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Progress of AAPS-SDI studio in Dar es Salaam, May 2013

Another joint AAPS-SDI studio is currently underway in Dar es Salaam, where students from Ardhi University are working with the Centre for Community Initiatives (CCI), local community members and federation leaders on two informal settlement upgrading projects. The targeted settlements are Maganga and Kombo.

Baraka Mwau, the SDI studio facilitator, recently visited Dar es Salaam to gauge progress on the studio and provide a second round of facilitator input to the studio process. His report and photographs follow:

The second facilitation period of the SDI-AAPS studio in Dar es Salaam took place between 5 and 12 May 2013. This week entailed intensive studio activities as part of the proposal development process (the final phase of the project). During the previous week, members of the community team worked with students on presentations intended to provide the community with feedback on the situational analysis process.

The 5th and 6th of May were scheduled for sharing the situational analysis results with the Maganga and Kombo-Vingunguti communities. Both sessions were held in the respective settlements, with community members actively participating by sharing their views on emerging local development issues and possible solutions. Being a rainy season in Dar es Salaam, drainage and sanitation issues dominated the discussions and proposals.

On 7 May, a full day workshop was scheduled for both the student and community teams at Ardhi University. This provided an opportunity for the teams to critically synthesise the issues emerging from the surveys, focus group discussions and community forums. The students gained first-hand experience in working closely with residents of informal settlements to evaluate prevailing settlement challenges and potential responses. The day's proceedings showed that both the student and community teams had a common understanding of the issues at hand, which provided an impetus for active participation in the proposal development phase of the studio.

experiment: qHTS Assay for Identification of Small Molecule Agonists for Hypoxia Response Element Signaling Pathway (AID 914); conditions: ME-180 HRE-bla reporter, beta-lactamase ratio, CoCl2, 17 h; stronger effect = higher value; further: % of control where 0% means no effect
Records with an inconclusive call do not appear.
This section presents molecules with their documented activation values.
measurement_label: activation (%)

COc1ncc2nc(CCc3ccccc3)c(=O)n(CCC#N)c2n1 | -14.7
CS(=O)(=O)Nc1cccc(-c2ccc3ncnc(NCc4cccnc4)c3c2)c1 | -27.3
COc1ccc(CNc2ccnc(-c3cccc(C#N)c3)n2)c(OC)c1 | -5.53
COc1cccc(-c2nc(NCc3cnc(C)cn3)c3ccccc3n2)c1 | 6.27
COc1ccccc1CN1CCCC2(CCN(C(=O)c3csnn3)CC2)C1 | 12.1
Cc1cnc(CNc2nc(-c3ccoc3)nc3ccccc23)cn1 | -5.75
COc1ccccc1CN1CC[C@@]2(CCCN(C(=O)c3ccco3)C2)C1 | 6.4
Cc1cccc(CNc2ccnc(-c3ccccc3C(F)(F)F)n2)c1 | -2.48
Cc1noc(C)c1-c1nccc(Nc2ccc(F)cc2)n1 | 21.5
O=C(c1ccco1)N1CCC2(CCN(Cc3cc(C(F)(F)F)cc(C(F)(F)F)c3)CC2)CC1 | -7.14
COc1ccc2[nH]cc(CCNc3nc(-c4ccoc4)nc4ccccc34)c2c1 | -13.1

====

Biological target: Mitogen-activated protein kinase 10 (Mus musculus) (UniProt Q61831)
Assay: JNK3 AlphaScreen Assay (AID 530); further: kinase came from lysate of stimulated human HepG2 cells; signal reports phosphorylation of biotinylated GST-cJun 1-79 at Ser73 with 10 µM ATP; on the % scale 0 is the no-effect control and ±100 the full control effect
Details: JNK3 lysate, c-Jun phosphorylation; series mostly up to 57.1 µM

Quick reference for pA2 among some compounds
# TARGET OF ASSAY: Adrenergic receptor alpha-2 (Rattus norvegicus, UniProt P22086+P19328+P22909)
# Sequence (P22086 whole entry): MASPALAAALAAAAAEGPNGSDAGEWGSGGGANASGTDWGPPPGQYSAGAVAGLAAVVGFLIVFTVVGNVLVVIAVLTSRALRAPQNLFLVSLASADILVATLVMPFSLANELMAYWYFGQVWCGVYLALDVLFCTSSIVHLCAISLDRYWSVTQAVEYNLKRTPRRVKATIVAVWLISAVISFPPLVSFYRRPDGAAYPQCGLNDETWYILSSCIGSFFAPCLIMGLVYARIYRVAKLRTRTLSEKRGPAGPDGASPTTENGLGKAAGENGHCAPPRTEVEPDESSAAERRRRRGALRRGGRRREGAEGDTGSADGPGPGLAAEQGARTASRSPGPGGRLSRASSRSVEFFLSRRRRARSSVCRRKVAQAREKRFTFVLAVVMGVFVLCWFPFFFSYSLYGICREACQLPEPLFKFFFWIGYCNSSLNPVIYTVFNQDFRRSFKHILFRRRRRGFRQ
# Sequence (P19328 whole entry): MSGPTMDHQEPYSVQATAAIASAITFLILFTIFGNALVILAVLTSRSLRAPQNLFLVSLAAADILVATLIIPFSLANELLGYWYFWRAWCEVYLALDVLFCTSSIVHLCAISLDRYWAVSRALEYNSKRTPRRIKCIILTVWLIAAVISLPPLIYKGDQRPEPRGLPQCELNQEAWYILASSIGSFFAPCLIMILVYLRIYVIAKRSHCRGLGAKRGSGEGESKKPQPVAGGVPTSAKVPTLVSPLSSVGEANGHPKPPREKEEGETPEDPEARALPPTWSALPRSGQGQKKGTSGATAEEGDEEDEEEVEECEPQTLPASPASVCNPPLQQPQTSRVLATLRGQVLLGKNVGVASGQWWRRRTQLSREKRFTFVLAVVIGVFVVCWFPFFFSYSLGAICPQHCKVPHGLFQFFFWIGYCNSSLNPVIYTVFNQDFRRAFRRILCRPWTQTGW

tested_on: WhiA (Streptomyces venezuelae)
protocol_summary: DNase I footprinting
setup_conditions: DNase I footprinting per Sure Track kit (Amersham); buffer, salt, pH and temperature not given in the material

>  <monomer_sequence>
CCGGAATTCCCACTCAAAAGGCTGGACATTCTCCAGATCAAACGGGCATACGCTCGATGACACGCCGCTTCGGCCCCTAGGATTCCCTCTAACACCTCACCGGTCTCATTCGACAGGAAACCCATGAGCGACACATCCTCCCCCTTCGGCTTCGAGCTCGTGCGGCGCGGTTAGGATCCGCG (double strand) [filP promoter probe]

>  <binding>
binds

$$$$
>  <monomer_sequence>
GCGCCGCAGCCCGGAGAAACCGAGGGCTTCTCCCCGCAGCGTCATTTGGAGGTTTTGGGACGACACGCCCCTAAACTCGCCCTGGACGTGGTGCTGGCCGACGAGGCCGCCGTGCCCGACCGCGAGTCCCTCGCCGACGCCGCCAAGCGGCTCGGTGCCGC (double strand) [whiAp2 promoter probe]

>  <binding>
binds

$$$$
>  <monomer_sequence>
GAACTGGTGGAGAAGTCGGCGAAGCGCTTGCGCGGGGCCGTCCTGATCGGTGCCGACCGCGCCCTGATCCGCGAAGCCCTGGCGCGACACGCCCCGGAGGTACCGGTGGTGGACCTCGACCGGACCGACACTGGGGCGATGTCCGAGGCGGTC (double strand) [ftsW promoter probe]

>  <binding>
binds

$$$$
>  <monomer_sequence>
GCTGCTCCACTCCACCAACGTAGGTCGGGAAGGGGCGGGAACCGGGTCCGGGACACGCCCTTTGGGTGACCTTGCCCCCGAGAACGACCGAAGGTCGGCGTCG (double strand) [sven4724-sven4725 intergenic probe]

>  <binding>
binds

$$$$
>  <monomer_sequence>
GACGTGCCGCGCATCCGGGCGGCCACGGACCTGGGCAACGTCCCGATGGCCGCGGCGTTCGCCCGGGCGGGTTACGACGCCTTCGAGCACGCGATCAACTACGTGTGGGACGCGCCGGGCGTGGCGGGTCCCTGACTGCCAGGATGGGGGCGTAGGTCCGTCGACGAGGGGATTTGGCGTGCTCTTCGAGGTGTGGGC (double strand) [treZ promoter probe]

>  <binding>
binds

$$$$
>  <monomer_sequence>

On Thursday 8 May, students were tasked with refining the situational analysis and reflecting on the initial proposals developed with the community teams, both spatially and in written reports. The students were also briefed on some techniques and approaches for community presentations. They shared their learning experiences, with the majority emphasising the dynamic nature of informal settlement upgrading, as well as their appreciation of the knowledge acquired from closely working with local residents. Similarly, the community teams and leaders taking part in the studio stressed the importance of the work. They pledged to share the studio outcomes with other settlement committees (Serikali za Mtaa), the municipality and potential development partners.

9 and 10 May were set aside for community presentations of the tentative upgrading proposals emerging from the studio. The sessions were also designed to secure input from community members on the way forward for improving their settlements. The discussions focused on infrastructure delivery options for water and sanitation, storm water management and street lighting. These sessions turned out to be highly interactive and informative to all the stakeholders present. In Maganga (which has a strong community team in comparison to Kombo), presentations were held jointly by students and community members. During the sessions, students were exposed to the socio-economic, spatial and socio-technical aspects of infrastructure delivery in informal settlements. Notably however, sentiments that echoed community participation fatigue at times heightened 'tension' during the forums. This was another fundamental lesson that the participants singled out.

Finally, studio facilitators from SDI, CCI and Ardhi University held a debriefing meeting, where the following was agreed as a way forward:

  • The studio facilitators pledged to provide further guidance to the students, so as to produce quality work that meets the expectations and requirements of the communities.
  • Another major forum in each settlement will be organised for teams to share the work with all key stakeholders.
  • The university will consider having several students undertake their internship with CCI to take the studio work forward.
  • A studio report to share with stakeholders will be prepared, with a version targeted at the communities, and preferably written in Swahili.

Photos of the studio are provided below (courtesy of Baraka Mwau):


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